I haven't blogged about the query saga in awhile. Yesterday, in the wake of my birthday-induced flash of self pity, I sent out three new queries. (The best possible cure for rejection/unpublished writer blues, is to send out more queries/submissions.) One came back today as a rejection, and I immediately sent out another new query to replace it, along with two more.
This brings my total number of 'queries sent' up to 28. Of those:
4 have been non-responses, from agents who normally respond even with rejection, so I'm guessing the agents in question never saw them, ie, the query got gobbled up by internet poltergeists.
1 was a partial request (later rejected)
2 have been personalized rejections (which were almost more hopeful than the partial request, believe it or not.)
15 have been rejections, and
6 are still in the wind, awaiting responses still within the usual response time
I admit, some days these numbers get me down. And others, I boggle that other writers out there have sent nigh unto 100 queries for the same project. I'm marveling that I've almost reached 30. And, as work on the space pirates continues (officially passed what I believe to be the book's halfway point today), I begin to worry more about how I'm going to query it in the future, than the queries still out there for Dark Vision
. I don't mean that to sound in any way against DV - I still firmly believe it should be published, that it's good enough to be published, and that one day, it will be. Maybe one of the agents currently being queried will fall in love with it. And maybe someday, when I have an agent because of Nemesis
(or something else, but hopefully for space pirates) I'll be able to pitch DV to them as well.
In any case, some days it's easier to take rejection in stride. And others, it's like chewing broken glass. I was reading a thread on a writing forum today that was basically "getting an agent - success stories" - and I read two or three back to back that went something like:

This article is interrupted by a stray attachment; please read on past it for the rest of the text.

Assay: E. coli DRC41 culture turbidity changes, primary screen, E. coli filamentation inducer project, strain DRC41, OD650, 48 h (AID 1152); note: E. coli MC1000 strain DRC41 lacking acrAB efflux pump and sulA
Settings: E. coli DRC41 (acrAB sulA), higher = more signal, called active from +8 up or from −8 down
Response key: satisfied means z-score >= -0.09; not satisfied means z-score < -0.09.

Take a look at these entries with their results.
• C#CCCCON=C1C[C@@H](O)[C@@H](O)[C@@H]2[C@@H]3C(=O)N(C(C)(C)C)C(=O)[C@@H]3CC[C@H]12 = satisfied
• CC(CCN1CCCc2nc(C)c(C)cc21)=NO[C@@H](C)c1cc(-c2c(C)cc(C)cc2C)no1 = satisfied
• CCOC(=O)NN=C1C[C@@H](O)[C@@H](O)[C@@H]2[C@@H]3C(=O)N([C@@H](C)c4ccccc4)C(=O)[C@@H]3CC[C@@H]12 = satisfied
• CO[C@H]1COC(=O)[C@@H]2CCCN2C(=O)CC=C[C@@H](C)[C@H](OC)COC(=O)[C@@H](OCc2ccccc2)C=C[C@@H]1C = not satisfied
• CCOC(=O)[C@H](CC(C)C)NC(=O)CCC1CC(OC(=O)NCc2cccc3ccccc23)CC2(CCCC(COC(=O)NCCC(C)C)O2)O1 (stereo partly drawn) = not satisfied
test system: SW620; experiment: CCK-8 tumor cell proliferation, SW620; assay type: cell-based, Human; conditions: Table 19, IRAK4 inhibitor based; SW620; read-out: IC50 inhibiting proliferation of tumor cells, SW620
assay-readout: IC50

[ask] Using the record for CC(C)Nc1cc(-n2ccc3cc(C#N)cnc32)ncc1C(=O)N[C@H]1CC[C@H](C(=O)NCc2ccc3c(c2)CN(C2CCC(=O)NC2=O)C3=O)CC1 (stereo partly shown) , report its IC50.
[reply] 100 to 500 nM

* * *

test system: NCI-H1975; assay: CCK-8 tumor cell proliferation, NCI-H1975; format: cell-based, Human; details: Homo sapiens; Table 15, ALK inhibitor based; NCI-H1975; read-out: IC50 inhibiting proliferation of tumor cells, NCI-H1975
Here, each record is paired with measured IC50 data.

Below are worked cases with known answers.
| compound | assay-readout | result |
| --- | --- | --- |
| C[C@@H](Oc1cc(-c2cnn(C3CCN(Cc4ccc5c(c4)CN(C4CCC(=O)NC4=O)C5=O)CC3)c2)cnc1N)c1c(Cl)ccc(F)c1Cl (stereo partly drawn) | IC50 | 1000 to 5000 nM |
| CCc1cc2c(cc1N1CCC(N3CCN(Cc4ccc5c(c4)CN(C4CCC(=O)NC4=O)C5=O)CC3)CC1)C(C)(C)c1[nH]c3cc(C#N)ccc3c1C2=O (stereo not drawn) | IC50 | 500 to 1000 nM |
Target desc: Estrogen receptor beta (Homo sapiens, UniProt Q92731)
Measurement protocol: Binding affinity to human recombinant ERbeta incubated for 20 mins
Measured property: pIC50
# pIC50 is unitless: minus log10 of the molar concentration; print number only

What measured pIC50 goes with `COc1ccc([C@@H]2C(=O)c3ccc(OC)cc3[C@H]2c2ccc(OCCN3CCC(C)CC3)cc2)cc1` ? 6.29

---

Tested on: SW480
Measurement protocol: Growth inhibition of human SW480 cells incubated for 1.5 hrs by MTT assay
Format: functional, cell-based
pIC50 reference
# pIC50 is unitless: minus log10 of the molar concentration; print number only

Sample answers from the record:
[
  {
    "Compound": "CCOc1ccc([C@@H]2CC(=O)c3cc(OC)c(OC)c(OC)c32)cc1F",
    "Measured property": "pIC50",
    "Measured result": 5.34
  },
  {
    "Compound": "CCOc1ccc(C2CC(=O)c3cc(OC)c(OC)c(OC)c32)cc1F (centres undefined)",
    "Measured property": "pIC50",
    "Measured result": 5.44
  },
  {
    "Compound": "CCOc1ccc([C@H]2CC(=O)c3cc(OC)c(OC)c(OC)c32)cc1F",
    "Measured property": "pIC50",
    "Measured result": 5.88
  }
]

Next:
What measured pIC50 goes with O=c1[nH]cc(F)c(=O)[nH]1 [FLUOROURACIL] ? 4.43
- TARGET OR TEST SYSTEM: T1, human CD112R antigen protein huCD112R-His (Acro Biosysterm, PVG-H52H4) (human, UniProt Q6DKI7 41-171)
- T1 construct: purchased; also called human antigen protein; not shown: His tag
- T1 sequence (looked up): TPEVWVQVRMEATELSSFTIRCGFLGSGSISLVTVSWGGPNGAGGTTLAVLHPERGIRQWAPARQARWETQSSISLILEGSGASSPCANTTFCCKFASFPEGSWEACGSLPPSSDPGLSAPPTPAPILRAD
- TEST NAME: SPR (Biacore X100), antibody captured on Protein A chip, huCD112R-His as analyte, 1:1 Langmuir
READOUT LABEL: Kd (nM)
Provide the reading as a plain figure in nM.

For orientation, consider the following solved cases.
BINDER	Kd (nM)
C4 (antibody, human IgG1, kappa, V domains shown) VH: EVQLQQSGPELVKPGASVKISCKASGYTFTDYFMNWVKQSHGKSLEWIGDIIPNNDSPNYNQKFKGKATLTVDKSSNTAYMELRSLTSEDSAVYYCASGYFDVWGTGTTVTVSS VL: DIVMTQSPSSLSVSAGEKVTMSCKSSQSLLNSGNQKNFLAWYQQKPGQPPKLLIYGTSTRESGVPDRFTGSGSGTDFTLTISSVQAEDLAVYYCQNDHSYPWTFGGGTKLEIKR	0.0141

"I finished my novel, revised it, made a list of my top agent picks, and sent out twelve queries. Within twenty-four hours, I had nine partial requests, six of which turned into requests for a full, and then my Dream Agent made an offer of representation, followed quickly by three more offers...." and I had to stop reading the thread, because seriously, while I was happy for these three people, reading their stories was not so much inspiring, as it was utterly deflating. Nevermind that their experiences are not the norm. Many, many more authors experience hundreds, if not thousands, of rejections before being made any sort of offer, from either an agent or an editor. Reading these, I had to forcibly remind myself of that. One even had the very cavalier attitude of "I don't understand this whole idea that landing an agent is hard..." That was actually the one that broke me. Time to step away from inspirational stories and go search agentquery for more agents to, you know, query.
Also, now that I've broken 45,000 words, time to reach for 50K. Nemesis